Lillian Faderman (born 1940) is a scholar whose books on lesbian relationships in history have earned critical praise and awards. Faderman is a professor of English at California State University in Fresno, California.
Faderman was raised by her mother, Mary, and her aunt, Rae. In 1923, the two emigrated from a shtetl in Latvia to the lower east side of Manhattan, hoping to marry well enough to pay for their sisters and brothers to join them in the United States. The plan was unsuccessful; the rest of the family was killed during Hitler's extermination of European Jews, and Mary blamed herself for not sending enough money to rescue them. Her guilt contributed to a serious mental illness that would profoundly affect her daughter.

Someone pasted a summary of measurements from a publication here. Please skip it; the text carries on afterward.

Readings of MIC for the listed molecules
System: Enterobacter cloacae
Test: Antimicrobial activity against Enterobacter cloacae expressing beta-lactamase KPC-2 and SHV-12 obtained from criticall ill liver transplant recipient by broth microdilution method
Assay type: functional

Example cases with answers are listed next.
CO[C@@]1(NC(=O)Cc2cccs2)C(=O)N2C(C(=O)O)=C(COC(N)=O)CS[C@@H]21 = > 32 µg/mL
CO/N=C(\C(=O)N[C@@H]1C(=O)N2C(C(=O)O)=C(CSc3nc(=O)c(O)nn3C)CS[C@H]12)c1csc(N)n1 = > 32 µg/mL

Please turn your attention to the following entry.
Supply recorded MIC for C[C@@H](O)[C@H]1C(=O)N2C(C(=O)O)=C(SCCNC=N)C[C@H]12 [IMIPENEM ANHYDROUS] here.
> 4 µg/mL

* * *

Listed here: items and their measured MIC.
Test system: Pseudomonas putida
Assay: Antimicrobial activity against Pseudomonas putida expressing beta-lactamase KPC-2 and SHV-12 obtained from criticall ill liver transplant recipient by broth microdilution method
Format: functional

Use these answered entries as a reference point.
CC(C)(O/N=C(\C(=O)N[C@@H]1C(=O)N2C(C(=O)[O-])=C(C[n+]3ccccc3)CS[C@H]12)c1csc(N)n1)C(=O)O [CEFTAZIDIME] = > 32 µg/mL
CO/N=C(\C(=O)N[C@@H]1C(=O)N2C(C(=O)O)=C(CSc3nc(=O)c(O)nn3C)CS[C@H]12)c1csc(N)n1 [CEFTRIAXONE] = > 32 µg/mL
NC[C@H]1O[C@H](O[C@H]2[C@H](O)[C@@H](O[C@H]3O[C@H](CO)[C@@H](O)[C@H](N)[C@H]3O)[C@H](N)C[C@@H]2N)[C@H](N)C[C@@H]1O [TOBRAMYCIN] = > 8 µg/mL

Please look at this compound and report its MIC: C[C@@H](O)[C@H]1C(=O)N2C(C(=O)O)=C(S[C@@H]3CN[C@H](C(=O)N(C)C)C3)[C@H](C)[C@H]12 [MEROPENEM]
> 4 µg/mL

Mary and Rae, Faderman's mother and aunt, worked in the garment industry for very little money. Lillian was her mother's third pregnancy; her mother aborted the first two pregnancies at her father's request, but insisted on bearing and raising the third. Mary remarried when Lillian was a teenager and died in 1979, continuing to have a profound influence on her daughter’s life.
The family moved to Los Angeles, where with her mother’s encouragement Lillian took acting classes. She began modeling as a teenager, discovered the gay bar scene and met her first girlfriend. Before she graduated from high school, she married a gay man much older than herself, a marriage which lasted less than a year and was mainly done at the insistence of her mother and aunt.